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Mar 13, 2023 6 min read

City eyes Cannon shelter closure at the end of May

City eyes Cannon shelter closure at the end of May
After May, the city's plan is to “absorb" the Cannon shelter's 72 beds into the Trent shelter. (Photo illustration by Valerie Osier)
Table of Contents

CIVICS | And, the city council is finalizing impact fees for developers.

Welcome to CIVICS, where we make sense of public meeting agendas in and around Spokane so you don't have to. We hope you use this weekly series to inform your daily life, take action and show up for your community.

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Urban Experience Committee

Cannon closing?

The Salvation Army has been running both the Trent and Cannon shelters since late last year, but it appears that after May, the Cannon shelter will be closing. The Urban Experience Committee will hear a request from the Community, Housing & Human Services department to extend the contract with The Salvation Army to run the Cannon Street shelter through May 31, 2023 for a total of $800,000. The contract terminated on December 31 and the money for the extension will come from reallocated Department of Commerce grant funding. But after that, the city's plan is to “absorb the Cannon Shelter beds into the Trent Resource and Assistance Center.” This is concerning, as the city would be losing a 72-bed year-round shelter that is designed for human habitation and replace it with beds at an industrial warehouse without indoor plumbing.

As of 2021, the city had invested at least $1.9 million into the Cannon shelter to make it usable. The agenda is light on details, but Mayor Nadine Woodward mentioned the possibility of closing Cannon in a recent press conference. Closing the shelter would require city council approval under a 2021 ordinance that states: “At no time shall the City reduce or eliminate specific night-by-night shelter beds without first having in place additional replacement shelter bed capacity sufficient to meet the requirements of SMC 18.05 unless authorized by City Council resolution.”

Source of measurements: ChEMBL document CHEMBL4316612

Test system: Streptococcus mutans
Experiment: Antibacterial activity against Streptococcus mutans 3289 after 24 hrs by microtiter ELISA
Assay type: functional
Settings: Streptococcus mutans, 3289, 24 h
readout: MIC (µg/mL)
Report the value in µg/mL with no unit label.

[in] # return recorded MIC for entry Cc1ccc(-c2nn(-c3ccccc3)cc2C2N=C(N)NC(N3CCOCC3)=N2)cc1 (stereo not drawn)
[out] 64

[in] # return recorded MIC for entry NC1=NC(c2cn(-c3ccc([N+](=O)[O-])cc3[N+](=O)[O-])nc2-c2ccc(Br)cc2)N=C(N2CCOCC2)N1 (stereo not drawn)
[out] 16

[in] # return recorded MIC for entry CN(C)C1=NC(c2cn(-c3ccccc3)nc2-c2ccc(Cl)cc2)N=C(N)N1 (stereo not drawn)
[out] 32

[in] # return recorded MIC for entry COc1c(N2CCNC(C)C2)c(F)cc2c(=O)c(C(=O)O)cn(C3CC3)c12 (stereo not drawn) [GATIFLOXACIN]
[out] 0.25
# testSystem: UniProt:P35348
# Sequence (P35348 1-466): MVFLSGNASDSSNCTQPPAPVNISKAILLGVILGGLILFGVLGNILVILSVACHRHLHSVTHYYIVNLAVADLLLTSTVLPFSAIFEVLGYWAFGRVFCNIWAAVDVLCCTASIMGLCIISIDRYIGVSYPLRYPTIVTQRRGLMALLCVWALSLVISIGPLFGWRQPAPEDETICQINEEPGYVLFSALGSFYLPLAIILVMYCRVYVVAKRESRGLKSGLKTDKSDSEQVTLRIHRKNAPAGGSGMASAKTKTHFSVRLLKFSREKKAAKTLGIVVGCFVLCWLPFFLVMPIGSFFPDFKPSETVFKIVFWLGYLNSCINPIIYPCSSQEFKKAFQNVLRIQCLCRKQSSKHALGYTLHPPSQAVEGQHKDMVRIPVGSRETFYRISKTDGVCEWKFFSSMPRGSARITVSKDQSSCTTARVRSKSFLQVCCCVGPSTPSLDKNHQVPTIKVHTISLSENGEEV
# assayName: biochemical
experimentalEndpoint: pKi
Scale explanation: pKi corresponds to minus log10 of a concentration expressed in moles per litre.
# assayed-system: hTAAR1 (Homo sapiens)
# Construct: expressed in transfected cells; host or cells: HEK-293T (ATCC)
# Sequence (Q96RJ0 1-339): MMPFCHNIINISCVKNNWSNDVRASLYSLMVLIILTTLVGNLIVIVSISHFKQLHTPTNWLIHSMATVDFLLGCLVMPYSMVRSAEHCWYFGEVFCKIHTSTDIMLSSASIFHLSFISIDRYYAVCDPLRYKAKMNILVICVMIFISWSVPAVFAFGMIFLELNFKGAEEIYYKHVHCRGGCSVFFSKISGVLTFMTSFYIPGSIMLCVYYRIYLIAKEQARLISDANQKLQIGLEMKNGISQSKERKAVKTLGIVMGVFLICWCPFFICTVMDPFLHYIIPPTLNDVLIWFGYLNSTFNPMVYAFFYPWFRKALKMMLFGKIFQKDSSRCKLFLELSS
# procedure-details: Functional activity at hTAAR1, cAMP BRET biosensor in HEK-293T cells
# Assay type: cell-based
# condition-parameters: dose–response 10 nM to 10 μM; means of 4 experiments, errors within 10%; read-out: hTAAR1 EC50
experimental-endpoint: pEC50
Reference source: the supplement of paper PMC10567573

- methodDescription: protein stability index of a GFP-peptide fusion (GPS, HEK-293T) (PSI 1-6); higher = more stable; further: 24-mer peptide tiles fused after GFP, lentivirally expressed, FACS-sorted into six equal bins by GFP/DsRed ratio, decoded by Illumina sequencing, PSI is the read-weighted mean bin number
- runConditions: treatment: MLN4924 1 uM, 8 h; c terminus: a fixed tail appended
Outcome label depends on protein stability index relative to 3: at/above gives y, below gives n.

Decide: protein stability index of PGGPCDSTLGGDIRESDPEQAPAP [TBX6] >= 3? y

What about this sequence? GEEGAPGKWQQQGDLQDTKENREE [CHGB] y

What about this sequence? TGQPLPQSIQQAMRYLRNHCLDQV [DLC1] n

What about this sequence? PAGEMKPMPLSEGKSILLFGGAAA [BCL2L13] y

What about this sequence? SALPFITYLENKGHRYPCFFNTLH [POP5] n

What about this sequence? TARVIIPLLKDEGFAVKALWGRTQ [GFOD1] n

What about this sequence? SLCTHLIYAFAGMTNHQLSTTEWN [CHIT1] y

Rapid re-housing with Housing Navigator

Housing Navigator got a $500,000 contract with Spokane to provide a rapid re-housing program for about 20 people from Camp Hope who are challenging to place because of medical and mental health needs. The nonprofit will be in charge of handling landlord outreach, partnerships, incentive fund payments and coordinating financial assistance. The money came from a Department of Commerce grant and the committee will be discussing the program.

Agenda here
Monday, March 13 at 1:15 p.m.
Council Briefing Center in the Lower Level of City Hall.
808 W Spokane Falls Blvd, Spokane, WA 99201
The meeting is also live streamed here.

Spokane City Council

Moving money around for Expo+50

The Spokane riverfront is going to get some improvements ahead of Expo+50 in summer 2024, including the renovation of the South Suspension Bridge in Riverfront Park and a zipline. To hit that deadline and cover the costs, the city council is set to approve a Special Budget Ordinance that will move money around to and from different funds. We really wish the agendas had diagrams for how all this works, but ultimately, about $1.4 million will come from the Recreation and Conservation Office via a reimbursable grant and another $1.4 million will come from REET 2 funds (Real Estate Excise Tax “second quarter percent”) to pay for the South Suspension Bridge. Read more in a January CIVICS here.

Impact fees

The city council is set to consider three emergency ordinances focused on updating the city’s Comprehensive Plan, transportation impact and general utility fees for developers to ensure they’re covering the costs borne by the city to provide utilities and services. This is being done as the six-month building moratorium in Latah Valley is about to end.

The ordinances amend the city’s comprehensive plan, Transportation Impact Fees (which pays for things like roads and infrastructure) and General Facilities Charges (which pays for utility services to get hooked up) so they all keep pace with inflation and construction costs.  

For more on the development fee saga and concerns in Latah Valley check out today’s article from Emry Dinman in the Spokesman Review.

A more open forum